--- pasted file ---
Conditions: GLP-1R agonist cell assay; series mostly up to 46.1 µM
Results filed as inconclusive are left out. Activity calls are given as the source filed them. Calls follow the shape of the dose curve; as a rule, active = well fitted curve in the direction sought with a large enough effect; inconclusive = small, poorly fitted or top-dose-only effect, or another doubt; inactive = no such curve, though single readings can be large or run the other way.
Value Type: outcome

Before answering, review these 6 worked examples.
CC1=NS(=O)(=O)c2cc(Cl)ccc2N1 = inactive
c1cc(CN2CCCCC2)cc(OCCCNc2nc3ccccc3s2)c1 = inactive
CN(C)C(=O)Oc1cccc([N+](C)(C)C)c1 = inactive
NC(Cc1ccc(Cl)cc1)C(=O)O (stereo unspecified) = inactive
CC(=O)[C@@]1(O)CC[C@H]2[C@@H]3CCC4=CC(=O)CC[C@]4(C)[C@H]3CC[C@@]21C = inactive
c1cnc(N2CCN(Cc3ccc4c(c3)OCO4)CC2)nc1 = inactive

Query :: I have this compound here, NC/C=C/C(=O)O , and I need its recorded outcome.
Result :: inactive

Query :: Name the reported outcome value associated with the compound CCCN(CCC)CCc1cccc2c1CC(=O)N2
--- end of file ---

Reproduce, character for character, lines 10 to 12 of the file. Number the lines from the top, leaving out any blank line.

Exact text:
c1cnc(N2CCN(Cc3ccc4c(c3)OCO4)CC2)nc1 = inactive

Query :: I have this compound here, NC/C=C/C(=O)O , and I need its recorded outcome.
Result :: inactive